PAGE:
Developing performance measurement systems as enabling formalization: A longitudinal field study of a logistics department

Marc Wouters, Celeste P.M. Wilderom

Research output: Contribution to journalArticleAcademicpeer-review

161 Citations (Scopus)

Abstract

This paper reports on a developmental approach to performance-measurement systems (PMS). In particular, we look at characteristics of a development process that result in the PMS being perceived by employees as enabling of their work, rather than as primarily a control device for use by senior management. We will refer to such a PMS as “enabling PMS”. The theoretical part of the study builds on ideas of enabling versus coercive formalization [Adler, P. S., & Borys, B. (1996). Two types of bureaucracy: Enabling and coercive. Administrative Science Quarterly 41 (March), 61–89]; on notions of organizational learning (e.g., [Zollo, M., & Winter, S. G. (2002). Deliberate learning and the evolution of dynamic capabilities. Organization Science 13(3), 339–351]); and on awareness of the incompleteness of performance measures (e.g., [Chapman, C. S. (1997). Reflections on a contingent view of accounting. Accounting, Organizations and Society 22, 189–205; Lillis, A. M. (2002). Managing multiple dimensions of manufacturing performance—An exploratory study. Accounting, Organizations and Society 27, 497–529]). The empirical context entails a mixed-method, 3-year longitudinal study of the logistics department of a medium-sized company in the beverage manufacturing industry. Qualitative data were gathered through interviews, participation in meetings, action research, and review of company documents. We also analyzed two waves of quantitative survey data, gathered from a panel of 42 employees. We find that a development process that is experience-based contributes to the enabling nature of the PMS, as it builds on existing skills, local practices, and know-how on performance measurement to enrich the PMS step-by-step over time. Also, experimentation with specific performance measures was found to enhance the enabling nature of the PMS: testing, reviewing, and refinement of conceptualizations, definitions, data, and presentations of new performance measures. Professionalism was significantly related to positive attitude toward performance measures in our survey data. The results also illustrate that transparency of the PMS itself is key to enabling PMS.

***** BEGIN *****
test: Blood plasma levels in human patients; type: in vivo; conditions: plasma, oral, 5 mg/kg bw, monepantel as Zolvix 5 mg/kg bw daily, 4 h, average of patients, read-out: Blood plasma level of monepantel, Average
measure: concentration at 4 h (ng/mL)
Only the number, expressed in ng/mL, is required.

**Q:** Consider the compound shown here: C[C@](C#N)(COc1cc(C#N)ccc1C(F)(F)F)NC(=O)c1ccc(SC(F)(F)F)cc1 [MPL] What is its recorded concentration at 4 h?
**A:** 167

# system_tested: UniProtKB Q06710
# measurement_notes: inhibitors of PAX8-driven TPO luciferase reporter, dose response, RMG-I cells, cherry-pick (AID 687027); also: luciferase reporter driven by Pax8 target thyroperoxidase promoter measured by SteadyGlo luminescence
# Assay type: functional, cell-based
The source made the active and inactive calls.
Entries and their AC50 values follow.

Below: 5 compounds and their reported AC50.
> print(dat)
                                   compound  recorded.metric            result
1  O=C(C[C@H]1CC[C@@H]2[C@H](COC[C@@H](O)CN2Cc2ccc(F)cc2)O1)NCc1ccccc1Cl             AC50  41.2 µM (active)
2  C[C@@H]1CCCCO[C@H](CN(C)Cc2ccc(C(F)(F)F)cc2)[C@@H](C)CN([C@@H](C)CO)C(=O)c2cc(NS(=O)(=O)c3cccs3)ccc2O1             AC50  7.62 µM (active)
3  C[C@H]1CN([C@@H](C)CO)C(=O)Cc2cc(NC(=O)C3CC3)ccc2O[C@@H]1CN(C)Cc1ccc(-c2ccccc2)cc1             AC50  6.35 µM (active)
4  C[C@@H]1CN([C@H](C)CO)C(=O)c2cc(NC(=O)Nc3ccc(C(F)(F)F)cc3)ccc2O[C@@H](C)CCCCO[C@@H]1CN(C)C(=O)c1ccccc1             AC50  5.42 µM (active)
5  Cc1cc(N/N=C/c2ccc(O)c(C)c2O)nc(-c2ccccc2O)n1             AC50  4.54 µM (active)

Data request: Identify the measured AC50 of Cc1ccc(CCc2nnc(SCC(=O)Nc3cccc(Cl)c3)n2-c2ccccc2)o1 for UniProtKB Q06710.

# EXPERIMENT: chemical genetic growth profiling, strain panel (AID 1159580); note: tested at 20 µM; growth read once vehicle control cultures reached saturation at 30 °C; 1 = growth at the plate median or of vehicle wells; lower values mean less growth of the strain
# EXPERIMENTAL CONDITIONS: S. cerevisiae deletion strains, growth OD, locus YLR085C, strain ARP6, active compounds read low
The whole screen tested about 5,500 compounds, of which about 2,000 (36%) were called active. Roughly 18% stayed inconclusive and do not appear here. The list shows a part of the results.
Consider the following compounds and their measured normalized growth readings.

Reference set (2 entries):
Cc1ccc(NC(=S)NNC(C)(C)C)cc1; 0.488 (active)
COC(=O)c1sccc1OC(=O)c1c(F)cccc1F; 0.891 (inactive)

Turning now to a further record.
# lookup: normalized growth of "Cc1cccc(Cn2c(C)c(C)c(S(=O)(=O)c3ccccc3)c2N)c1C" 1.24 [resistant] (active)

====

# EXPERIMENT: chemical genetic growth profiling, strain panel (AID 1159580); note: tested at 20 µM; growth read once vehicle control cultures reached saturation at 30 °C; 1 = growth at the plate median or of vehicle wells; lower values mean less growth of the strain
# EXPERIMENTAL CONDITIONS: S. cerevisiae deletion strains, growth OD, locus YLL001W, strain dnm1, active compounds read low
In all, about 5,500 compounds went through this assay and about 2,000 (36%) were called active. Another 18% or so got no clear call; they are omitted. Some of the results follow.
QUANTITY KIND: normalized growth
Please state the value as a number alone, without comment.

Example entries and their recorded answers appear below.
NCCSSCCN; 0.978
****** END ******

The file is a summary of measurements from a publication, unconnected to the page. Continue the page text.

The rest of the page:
Original languageEnglish
Pages (from-to)488-516
Number of pages29
JournalAccounting, organizations and society
Volume33
Issue number4-5
DOIs
Publication statusPublished - 2008

Fingerprint

performance measurement
formalization
field of study
logistics
performance
administrative science
employee
Formalization
Logistics
Performance measurement system
Field study
medium-sized firm
manufacturing industry
learning organization
know how
bureaucracy
action research
transparency
longitudinal study
manufacturing

Keywords

  • IR-79096
  • METIS-242250

Cite this

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title = "Developing performance measurement systems as enabling formalization: A longitudinal field study of a logistics department",